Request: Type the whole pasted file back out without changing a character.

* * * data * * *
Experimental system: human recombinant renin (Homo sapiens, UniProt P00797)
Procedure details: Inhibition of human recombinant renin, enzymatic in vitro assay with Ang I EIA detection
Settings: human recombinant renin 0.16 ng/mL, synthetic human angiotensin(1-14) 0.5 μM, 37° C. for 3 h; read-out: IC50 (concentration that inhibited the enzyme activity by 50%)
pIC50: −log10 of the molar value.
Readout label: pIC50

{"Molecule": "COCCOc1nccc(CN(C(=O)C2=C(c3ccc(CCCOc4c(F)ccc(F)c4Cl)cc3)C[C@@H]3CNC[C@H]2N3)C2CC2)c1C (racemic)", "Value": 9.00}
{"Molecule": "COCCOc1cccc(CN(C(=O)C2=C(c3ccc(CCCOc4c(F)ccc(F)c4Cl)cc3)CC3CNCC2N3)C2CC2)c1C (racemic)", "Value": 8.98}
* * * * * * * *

Experimental system: human recombinant renin (Homo sapiens, UniProt P00797)
Procedure details: Inhibition of human recombinant renin, enzymatic in vitro assay with Ang I EIA detection
Settings: human recombinant renin 0.16 ng/mL, synthetic human angiotensin(1-14) 0.5 μM, 37° C. for 3 h; read-out: IC50 (concentration that inhibited the enzyme activity by 50%)
pIC50: −log10 of the molar value.
Readout label: pIC50

{"Molecule": "COCCOc1nccc(CN(C(=O)C2=C(c3ccc(CCCOc4c(F)ccc(F)c4Cl)cc3)C[C@@H]3CNC[C@H]2N3)C2CC2)c1C (racemic)", "Value": 9.00}
{"Molecule": "COCCOc1cccc(CN(C(=O)C2=C(c3ccc(CCCOc4c(F)ccc(F)c4Cl)cc3)CC3CNCC2N3)C2CC2)c1C (racemic)", "Value": 8.98}